Publisher's Weekly Review

Owls can't learn beans compared with ravens and jays; they are, however, "superb killing machines," with "virtually silent flight" and wonderful earsÄ"sightless owls can catch mice by sound alone." Combining reader-friendly wildlife biology and ecology with the folklore of the New England woods, Shedd (who runs the New Hampshire Wildlife Federation) uses common mistakes as springboards for 24 entertaining essays about the real lives, habits and characteristics of various well-known animals. Most concern mammals, from weasels to white-tailed deer, though "The Newt and the Red Eft" get a chapter to themselves, or to itself (the two names describe pond- and land-dwelling stages of the same animal). Moose, it turns out, gained in numbers in northeastern forests after timber companies' clear-cuts created vast "moose pastures" of young trees. Flying squirrels are really gliding squirrels, and during the winter up to eight shack up together. Shedd's helpful chapter on cougars distinguishes the Florida panther (endangered) from its cousins in the Western U.S. (fierce and thriving) and their surviving cousins in the Northeast (mostly mythicalÄthough some poor souls, returning from the mountain states, have brought home cougar kittens as pets). Cougars (like most big cats) don't chase their prey: stalking and pouncing, they rely on surprise instead. Hikers, forest fans, armchair naturalists and others who enjoy these kinds of facts can find plenty more here on bisons, beavers, badgers, bears and other North American creatures (many elegantly depicted in illustrations by Trudy Nicholson). As for those titular bats, "most actually see quite well," though their amazing sonar system, as Shedd describes it, serves most of their in-flight needs. Agent, Linda Roghaar. (June) (c) Copyright PWxyz, LLC. All rights reserved


Library Journal Review

The wise old owl isn't really wise, and the expression "blind as a bat" is nonsense because bats actually have very good vision. The clever coyote deserves his nickname "wily," however, and opossums really do go into a trancelike state when frightened. This book takes several of our commonly held beliefs about wildlife and gives us the real story behind each--often quite different from what we've always believed! Shedd, a naturalist whose articles have appeared in Sports Afield and Outdoor Life, serves as director of the New Hampshire Wildlife Federation. He gives us the real scoop on the habits and lifestyles of 27 common North American animals and makes it an entertaining read by including personal anecdotes of his encounters with many of these creatures. Recommended for public libraries, this will be a favorite with wildlife enthusiasts everywhere.--Deborah Emerson, Leroy V. Good Lib., Monroe Community Coll., Rochester, NY (c) Copyright 2010. Library Journals LLC, a wholly owned subsidiary of Media Source, Inc. No redistribution permitted.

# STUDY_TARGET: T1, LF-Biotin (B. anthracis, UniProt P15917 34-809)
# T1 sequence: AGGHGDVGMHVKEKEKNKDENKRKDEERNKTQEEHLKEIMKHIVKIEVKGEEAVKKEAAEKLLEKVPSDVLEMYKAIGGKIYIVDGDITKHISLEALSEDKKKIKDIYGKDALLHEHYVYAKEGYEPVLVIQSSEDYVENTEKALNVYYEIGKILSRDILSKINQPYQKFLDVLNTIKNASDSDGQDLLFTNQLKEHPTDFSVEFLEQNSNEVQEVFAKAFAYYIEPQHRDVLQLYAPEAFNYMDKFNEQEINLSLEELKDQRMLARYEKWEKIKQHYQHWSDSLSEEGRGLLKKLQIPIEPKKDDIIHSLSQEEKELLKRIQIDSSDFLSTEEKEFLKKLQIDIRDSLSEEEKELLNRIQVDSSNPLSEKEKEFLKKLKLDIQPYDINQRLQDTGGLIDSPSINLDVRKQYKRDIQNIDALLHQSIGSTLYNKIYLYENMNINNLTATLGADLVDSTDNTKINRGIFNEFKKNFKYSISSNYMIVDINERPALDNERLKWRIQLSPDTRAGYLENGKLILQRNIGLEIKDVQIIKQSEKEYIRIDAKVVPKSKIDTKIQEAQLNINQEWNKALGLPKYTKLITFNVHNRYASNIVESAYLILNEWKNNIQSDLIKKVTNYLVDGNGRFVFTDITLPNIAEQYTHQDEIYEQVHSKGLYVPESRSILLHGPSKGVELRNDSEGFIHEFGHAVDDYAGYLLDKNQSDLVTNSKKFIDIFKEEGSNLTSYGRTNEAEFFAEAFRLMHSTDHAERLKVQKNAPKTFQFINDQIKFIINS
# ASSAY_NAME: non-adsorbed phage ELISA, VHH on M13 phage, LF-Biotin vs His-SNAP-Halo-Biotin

School Library Journal Review

YA-Shedd discusses myths about common North American fauna, including squirrels (red, gray, and flying), bears (black, grizzly, and polar), wolves, beavers, badgers, weasels, bats, owls, porcupine, opossum, bison, deer, coyote, and others. The factual text is interspersed with the author's personal experiences with these animals. He provides basic information about each creature before proceeding to expose the truth behind the folk story, such as "beavers pack mud with their tails" or "newborn fawns have no scent." This is a good resource for short reports, to round out longer reports with a different perspective, or simply to browse for pleasure. The author's style is chatty and entertaining without losing clarity or obscuring factual detail. He emphasizes having respect for the wildness of wildlife and repeatedly cautions readers from attempting to interact with wild animals. A great book for nature lovers.-Susan Salpini, Purcellville Library, VA (c) Copyright 2010. Library Journals LLC, a wholly owned subsidiary of Media Source, Inc. No redistribution permitted.